after the guests have gone…

It is Christmas Eve Eve.

As households all over the world start to swell with the arrival of relatives and friends, our family is experiencing the opposite: a rare moment of having our home to ourselves for a couple of days.

We have a permanent lodger – although really he’s a good friend, and plays the part of a fun uncle as far as our kids are concerned. We eat together, spend evenings together, look after the house together. He left yesterday to be with his family over Christmas. We had another friend staying for a couple of days – he left this morning. On Christmas Day we scoot off to see extended family – but for these two precious days, our home is just the four of us.

This year, our guest book tells us nearly 50 friends and family stayed in our home…including some American friends of friends who stayed when we were away, and whom we have yet to meet. In addition, we housed a theology student on placement for a month, a friend who was without accommodation for a couple of months, and a guy who was here to do the main talks at the York St John mission week. We’ve hosted thank-you suppers, mums’ (and kids’) socials and student meals. We’ve had most of our church over for Sunday lunch. (At least, we had had most of our church over. But it’s hard to keep up when God is growing the church!) And there are friends who pop in regularly – little people come to play, bigger people come to play Settlers of Catan or watch an episode of Curb Your Enthusiasm. Many people come for work-related meetings with Desert Dad – and, if they come near a mealtime, they’ll almost always stay for food. We’ve never been precise with portions, and there’s always enough.

This is not a boast – it’s just the context for why having a couple of days by ourselves is unique and special. The thought of it all may make you feel tired – actually, summarizing it like that makes me feel pretty tired too! Well, here’s what I’ve learned which makes the whole thing loads easier:

* I don’t have to be über-sociable every time someone enters our home. People don’t come because we’re perfect – they come because we’re genuine. We don’t hide our arguments, our strops, our tired moments, our stressful days. I don’t have the energy to play perfect hostess this much. If we only invited people over when I did have the energy, then I can’t imagine what beautiful opportunities for hospitality we would miss.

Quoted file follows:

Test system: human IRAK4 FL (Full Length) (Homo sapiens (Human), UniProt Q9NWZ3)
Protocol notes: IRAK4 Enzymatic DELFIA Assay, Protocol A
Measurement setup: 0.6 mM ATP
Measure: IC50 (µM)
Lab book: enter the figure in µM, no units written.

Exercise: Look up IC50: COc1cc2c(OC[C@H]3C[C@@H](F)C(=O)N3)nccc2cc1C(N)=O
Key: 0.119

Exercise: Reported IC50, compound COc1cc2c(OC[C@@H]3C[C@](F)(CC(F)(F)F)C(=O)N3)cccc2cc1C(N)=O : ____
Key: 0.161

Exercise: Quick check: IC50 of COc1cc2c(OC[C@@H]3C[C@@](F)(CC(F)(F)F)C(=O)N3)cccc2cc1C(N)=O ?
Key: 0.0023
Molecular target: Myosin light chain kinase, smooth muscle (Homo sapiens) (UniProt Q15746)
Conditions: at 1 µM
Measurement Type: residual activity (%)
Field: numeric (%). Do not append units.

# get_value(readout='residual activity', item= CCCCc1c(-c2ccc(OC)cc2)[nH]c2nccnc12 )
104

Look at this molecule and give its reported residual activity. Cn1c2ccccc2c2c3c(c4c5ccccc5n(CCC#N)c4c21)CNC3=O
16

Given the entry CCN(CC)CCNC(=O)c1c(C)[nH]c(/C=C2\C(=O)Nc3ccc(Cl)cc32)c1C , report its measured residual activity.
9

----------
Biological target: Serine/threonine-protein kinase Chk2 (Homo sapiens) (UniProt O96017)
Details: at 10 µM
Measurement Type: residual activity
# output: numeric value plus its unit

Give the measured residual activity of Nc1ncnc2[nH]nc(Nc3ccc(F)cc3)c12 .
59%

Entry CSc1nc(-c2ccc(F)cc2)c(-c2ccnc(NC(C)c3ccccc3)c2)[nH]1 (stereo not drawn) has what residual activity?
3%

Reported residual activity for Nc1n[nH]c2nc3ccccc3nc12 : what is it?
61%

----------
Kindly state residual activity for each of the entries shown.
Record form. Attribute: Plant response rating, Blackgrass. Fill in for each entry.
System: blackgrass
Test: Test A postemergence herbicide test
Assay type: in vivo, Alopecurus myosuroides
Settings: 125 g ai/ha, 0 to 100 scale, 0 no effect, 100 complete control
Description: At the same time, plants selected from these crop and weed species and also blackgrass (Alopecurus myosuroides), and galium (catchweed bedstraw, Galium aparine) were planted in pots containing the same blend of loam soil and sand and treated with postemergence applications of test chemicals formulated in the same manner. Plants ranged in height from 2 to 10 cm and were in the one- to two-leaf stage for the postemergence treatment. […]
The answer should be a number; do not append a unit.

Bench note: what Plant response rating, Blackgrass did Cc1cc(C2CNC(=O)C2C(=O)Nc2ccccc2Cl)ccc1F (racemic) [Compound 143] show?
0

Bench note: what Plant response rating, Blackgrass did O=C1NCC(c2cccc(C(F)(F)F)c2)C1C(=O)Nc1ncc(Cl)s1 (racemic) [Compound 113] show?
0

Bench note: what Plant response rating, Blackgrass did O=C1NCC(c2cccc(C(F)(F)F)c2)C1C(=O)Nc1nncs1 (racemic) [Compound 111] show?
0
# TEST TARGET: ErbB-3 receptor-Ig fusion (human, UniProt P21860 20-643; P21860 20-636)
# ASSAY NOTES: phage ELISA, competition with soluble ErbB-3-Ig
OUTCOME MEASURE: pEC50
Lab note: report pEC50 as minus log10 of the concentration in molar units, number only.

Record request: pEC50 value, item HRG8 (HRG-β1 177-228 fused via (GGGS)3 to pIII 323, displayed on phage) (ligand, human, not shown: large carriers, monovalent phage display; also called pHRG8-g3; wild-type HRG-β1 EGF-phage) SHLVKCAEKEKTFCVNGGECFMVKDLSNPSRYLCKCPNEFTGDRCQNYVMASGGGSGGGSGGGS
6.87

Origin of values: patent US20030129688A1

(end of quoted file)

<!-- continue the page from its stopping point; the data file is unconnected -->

* God does it. I know this sounds clichéd, but He does. We give Him our home, our cooking, our kids and ourselves – and He shows up and makes it work. I don’t know how, but He does. I know this because people return and return, despite the negative things outlined above.

* God is gracious, and gives us times of rest. Desert Dad and I preserve at least one night each week solely for each other. We preserve (as much as possible) our day off together as a family. We grab little moments here and there whenever we get them. And this couple of days is one of those moments.

Do I regret this lifestyle choice? Because, even though I would argue that it’s what Jesus demands of us, it’s what the Bible calls us to – it is, still, a choice. As we enjoy some quiet time together, I’m so grateful for what my children get from this rather manic, open-door lifestyle. They are both brilliantly confident at talking to adults – from a whole range of backgrounds. They get attention from lots of different people throughout the week. There’s rarely a dull moment in the house! They are learning to put others first – to offer them the chocolates first, to ask what drinks people would like. Yet they know they have a secure place to call home, and a safe haven in the embrace of Mum and Dad, however many people are in the house. They know they are loved – and are learning to love others as they welcome them into our home.

Happy Christmas! Hope you all have a very blessed, peaceful time this week.

From a rather chilled-out Desert Mum xx

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